DOHA, Qatar An amount of freshwater almost the size of the Dead Sea has been lost in parts of the Middle East because of poor management, increased demands for groundwater and the effects of a 2007 drought, according to a NASA study.
The study, to be published Friday in Water Resources Research, a journal of the American Geophysical Union, examined data over seven years from 2003 from a pair of gravity-measuring satellites that is part of NASAs Gravity Recovery and Climate Experiment. Researchers found freshwater reserves in parts of Turkey, Syria, Iraq and Iran along the Tigris and Euphrates river basins had lost 117 million acre feet of their total stored freshwater, the second-fastest loss of groundwater storage loss after India.
About 60 percent of the loss resulted from pumping underground reservoirs for groundwater, including 1,000 wells in Iraq, and another fifth was because of effects of the drought including declining snowpacks and soil drying up. Loss of surface water from lakes and reservoirs accounted for about another fifth of the decline, the study found.
This rate of water loss is among the largest liquid freshwater losses on the continents, the authors wrote in the study, noting the declines were most obvious after a drought.
The study is the latest evidence of a worsening water crisis in the Middle East, where demands from growing populations, war and the worsening effects of climate change are raising the prospect that some countries could face severe water shortages in the decades to come.
Some like impoverished Yemen blame their water woes on the semi-arid conditions and the grinding poverty, while the oil-rich Gulf faces water shortages mostly due to the economic boom that has created glistening cities out of the desert.
In a report released during the U.N. climate talks in Qatar, the World Bank concluded that among the most critical problems in the Middle East and North Africa will be worsening water shortages. The region already has the lowest amount of freshwater in the world. With climate change, droughts in the region are expected to turn more extreme, water runoff is expected to decline 10 percent by 2050, while demand for water is expected to increase 60 percent by 2045.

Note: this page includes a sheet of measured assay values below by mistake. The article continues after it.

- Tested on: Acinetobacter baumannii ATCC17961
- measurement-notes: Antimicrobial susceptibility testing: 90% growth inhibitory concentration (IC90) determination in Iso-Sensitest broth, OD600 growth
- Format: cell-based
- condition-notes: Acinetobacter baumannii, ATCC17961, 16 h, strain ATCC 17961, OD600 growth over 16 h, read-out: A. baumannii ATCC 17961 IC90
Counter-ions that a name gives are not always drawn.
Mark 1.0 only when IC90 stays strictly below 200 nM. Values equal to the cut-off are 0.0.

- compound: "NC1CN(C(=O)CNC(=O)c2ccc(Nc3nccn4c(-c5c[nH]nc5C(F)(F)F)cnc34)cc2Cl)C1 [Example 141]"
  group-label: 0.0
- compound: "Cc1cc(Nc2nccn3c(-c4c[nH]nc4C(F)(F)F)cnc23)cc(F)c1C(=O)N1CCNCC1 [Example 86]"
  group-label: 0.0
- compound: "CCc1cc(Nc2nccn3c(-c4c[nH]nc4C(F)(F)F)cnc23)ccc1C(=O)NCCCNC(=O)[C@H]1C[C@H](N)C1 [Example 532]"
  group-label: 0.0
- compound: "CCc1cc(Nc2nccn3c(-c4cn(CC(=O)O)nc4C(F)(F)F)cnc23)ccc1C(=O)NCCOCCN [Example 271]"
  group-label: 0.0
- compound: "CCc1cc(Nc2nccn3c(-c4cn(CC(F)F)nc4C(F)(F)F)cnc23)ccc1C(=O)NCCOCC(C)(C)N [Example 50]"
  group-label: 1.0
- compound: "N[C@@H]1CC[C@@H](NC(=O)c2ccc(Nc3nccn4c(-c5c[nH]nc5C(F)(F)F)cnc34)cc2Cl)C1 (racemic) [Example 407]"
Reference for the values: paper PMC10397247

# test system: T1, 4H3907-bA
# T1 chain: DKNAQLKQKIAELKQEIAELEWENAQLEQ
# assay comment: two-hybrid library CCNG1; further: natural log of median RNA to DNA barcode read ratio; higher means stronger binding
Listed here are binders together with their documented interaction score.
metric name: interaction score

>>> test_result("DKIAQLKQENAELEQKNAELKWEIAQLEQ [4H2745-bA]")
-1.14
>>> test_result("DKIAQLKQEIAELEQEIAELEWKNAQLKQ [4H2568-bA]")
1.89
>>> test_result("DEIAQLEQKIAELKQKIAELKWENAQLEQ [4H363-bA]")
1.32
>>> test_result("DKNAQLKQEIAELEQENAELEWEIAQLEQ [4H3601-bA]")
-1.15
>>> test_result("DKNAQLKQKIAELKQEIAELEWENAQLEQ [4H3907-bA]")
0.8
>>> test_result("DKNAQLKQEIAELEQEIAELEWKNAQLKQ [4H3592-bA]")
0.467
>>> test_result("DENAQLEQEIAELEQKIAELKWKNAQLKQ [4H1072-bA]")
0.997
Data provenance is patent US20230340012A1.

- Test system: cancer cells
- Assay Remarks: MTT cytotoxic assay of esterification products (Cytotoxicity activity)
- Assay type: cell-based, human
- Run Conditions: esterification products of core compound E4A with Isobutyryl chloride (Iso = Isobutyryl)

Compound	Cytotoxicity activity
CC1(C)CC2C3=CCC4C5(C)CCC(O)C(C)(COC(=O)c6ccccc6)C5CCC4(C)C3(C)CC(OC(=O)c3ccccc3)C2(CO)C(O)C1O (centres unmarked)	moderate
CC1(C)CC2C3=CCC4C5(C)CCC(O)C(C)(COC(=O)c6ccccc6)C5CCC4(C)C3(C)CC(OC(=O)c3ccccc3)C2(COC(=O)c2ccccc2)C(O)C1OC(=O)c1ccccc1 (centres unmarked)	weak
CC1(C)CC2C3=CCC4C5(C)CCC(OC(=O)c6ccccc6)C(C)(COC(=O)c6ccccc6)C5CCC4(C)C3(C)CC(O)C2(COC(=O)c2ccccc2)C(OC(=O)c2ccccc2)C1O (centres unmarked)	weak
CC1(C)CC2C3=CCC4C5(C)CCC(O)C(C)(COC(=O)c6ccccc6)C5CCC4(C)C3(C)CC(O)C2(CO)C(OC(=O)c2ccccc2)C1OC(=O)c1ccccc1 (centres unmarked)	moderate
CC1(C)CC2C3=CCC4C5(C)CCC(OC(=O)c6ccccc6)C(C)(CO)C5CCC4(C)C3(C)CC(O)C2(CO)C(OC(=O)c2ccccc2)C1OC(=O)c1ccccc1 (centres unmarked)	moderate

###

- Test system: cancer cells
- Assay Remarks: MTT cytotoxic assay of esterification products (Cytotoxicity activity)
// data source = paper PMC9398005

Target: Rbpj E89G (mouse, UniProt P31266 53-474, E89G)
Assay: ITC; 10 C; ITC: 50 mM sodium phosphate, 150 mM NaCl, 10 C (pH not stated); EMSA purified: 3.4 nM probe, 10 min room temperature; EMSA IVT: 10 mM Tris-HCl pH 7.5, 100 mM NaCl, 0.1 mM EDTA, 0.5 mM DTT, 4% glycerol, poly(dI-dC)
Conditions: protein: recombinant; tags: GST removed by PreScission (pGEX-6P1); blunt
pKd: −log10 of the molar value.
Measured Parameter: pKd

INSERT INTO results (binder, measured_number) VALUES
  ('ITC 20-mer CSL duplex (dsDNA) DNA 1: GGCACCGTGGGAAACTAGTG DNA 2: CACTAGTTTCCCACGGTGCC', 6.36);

One of the biggest challenges to improving water conservation is often competing demands. That has worsened the problem in the Tigris and Euphrates river basins.
Turkey controls the Tigris and Euphrates headwaters, as well as the reservoirs and infrastructure of Turkeys Greater Anatolia Project, which dictates how much water flows downstream into Syria and Iraq, the researchers said. With no coordinated water management between the three countries, tensions have intensified since the 2007 drought because Turkey continues to divert water to irrigate farmland.
That decline in stream flow put a lot of pressure on northern Iraq, said Kate Voss, lead author of the study and a water policy fellow with the University of Californias Center for Hydrological Modeling in Irvine. Both the U.N. and anecdotal reports from area residents note that once stream flow declined, this northern region of Iraq had to switch to groundwater. In an already fragile social, economic and political environment, this did not help the situation.
Jay Famiglietti, principle investigator of the new study and a hydrologist and UC Irvine professor of Earth System Science, plans to visit the region later this month, along with Voss and two other UC Irvine colleagues, to discuss their findings and raise awareness of the problem and the need for a regional approach to solve the problem.
They just do not have that much water to begin with, and theyre in a part of the world that will be experiencing less rainfall with climate change, Famiglietti said. Those dry areas are getting dryer. They and everyone else in the worlds arid regions need to manage their available water resources as best they can.